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Jergler: Reduction of conforming loan limits may have impact on O.C.

The ball may again be back in the government’s hands. This time it’s not the economy or the debt ceiling. It’s the beleaguered housing market, which the government must decide to carry or to pass on.

Conforming loan limits may be going down at the end of this month unless Congress intervenes, and local, state and national real estate associations are sounding the alarms over the possible negative impact they believe this can cause.

The reduction in this limit could impact 30,000 borrowers in California, and many more nationwide, and the impact on Orange County could be pronounced, according to the associations.

It’s not the first time the conforming loan limit has been threatened with a reduction, and it’s not the first the associations have sounded the alarm bells.


The prevailing argument for lowering the limits is being made by those who consider the conforming loan limit to already be excessively high.

“No one with a mortgage greater than $625,000 needs a subsidy,” writes Daniel Indiviglio in a recent column for the Atlantic. “First, let’s think about who keeping the mortgage limit high helps: relatively affluent individuals.”

Most families use what are called “conforming” loans, or those backed by the Federal Home Administration, to purchase their homes. Congress sets the limits for these loans. The current limits are set to automatically reset to lower limits by Oct. 1.

In high cost areas like Orange County, the cap for these federally backed loans will drop to $625,500 from $729,750.


In short, what this means is that buyers who need a loan that exceeds the new limit will be forced to obtain a “jumbo” mortgage loan, which is often considerably more expensive.

“If you think about it, you’re going to get rid of a pool of buyers,” said Stuart Thomas, owner of RE/MAX Select One, which has offices in Huntington Harbour, Huntington Beach, Dana Point, San Juan Capistrano and soon, Laguna Niguel. “It’s tough enough to buy a home as it is. All of a sudden you start telling somebody you got to come in with 10% or 20% down.”

If this limit is lowered, it means if someone purchasing a home for $700,000, the $25,000 to $30,000 they need to get in the door becomes somewhere in the neighborhood of $70,000, Thomas said.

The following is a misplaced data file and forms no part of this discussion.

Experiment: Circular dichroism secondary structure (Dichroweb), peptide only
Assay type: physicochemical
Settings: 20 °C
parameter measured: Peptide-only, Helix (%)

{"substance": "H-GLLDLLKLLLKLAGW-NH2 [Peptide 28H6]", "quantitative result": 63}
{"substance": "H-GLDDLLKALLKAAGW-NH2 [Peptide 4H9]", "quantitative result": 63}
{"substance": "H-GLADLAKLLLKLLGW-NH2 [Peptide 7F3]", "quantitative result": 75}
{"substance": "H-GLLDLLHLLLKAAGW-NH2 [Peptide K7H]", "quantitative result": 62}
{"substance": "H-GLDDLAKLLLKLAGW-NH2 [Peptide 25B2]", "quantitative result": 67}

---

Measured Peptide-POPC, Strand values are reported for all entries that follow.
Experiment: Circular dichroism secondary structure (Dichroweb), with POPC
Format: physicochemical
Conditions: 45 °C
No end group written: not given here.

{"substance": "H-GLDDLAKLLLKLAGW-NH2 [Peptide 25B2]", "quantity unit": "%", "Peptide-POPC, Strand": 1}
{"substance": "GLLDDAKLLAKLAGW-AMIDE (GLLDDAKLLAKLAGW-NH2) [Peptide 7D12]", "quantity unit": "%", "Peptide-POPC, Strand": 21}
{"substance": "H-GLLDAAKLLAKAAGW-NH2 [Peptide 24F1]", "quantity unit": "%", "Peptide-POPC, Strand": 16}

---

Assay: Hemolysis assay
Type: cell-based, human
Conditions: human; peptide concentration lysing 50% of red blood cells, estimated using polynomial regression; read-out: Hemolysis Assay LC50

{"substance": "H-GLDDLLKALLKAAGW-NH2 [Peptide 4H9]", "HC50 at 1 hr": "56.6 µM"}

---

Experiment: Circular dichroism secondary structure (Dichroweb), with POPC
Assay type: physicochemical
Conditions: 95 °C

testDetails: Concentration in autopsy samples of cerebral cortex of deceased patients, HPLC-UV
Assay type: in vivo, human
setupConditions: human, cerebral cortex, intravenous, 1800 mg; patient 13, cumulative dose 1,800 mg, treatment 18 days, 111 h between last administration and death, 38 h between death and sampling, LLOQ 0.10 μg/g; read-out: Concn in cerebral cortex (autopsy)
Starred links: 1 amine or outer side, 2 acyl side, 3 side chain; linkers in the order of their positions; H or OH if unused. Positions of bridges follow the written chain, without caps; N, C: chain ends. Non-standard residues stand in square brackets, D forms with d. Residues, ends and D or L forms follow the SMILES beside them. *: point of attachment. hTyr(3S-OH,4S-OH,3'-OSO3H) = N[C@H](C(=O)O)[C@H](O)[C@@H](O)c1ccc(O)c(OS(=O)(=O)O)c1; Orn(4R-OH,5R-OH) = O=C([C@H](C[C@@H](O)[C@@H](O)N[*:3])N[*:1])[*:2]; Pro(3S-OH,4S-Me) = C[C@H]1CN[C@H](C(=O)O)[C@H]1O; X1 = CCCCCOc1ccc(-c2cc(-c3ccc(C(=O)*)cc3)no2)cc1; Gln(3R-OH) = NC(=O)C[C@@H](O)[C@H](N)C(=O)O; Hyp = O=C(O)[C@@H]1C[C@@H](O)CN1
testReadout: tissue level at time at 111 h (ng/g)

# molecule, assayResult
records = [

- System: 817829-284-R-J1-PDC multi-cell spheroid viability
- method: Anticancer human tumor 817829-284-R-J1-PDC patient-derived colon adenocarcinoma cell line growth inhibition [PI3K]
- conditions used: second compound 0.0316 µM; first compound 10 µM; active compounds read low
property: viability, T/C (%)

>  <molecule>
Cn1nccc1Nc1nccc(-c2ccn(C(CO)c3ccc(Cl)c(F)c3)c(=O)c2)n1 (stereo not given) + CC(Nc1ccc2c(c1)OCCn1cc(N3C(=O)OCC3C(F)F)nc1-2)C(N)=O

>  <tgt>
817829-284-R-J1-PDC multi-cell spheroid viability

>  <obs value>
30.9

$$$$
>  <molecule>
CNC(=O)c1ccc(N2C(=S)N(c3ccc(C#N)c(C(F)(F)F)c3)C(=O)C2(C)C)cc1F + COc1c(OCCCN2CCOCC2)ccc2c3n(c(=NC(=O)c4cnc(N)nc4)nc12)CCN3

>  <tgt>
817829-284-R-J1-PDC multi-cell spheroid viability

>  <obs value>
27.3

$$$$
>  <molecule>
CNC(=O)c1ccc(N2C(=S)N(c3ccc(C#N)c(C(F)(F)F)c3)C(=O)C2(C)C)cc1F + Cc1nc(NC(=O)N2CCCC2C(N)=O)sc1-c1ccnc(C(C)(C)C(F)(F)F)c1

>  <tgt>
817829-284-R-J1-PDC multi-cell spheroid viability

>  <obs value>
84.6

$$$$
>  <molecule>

He noted that the average home price in many areas of Orange County is around $600,000.

Thomas, who has about 100 agents working for him, said he’s hearing from those agents that some buyers are being driven into the market to get ahead of a potential change in the loan limit. However, any boost the market gets from buyers rushing into homes will be outweighed once the loan limit is reduced, he said.

Thomas is also chairman of marketing for the Orange County Assn. of Realtors. OCAR is just one of several real estate associations that is pushing for the limits to stay put, largely through pressure on Congress. The California Assn. of Realtors and the National Assn. of Realtors are leading the efforts by those making the case for the higher loan limits. The groups were instrumental in persuading Congress to raise the limits in 2008 to aid the ailing market.

In fact, both groups are asking Congress to set the limit permanently at its current level: $417,000 for affordable areas to $729,500 for higher cost areas. Bills in both the House of Representatives and the Senate have been introduced to extend the set limits for two years.

Beth Peerce, president of the California Assn. of Realtors, wrote in her monthly column that “more than 30,000 California families will face higher down payments, higher mortgage rates, and stricter loan qualification requirements if the current conforming loan limits are allowed to expire.”


And if they are allowed to expire, Thomas believes the affect will be felt down through the market, with home sales continuing to stay sluggish and home prices continuing to stay stagnant.

“It’s not just people in a high dollar area, it’s people across the board,” he said. “We’re not through this, we got a couple more years of this. This really affects people in Orange County. It’s not good right now. It can only get worse. It’s not the time to take away something that’s allowing people to buy homes.”

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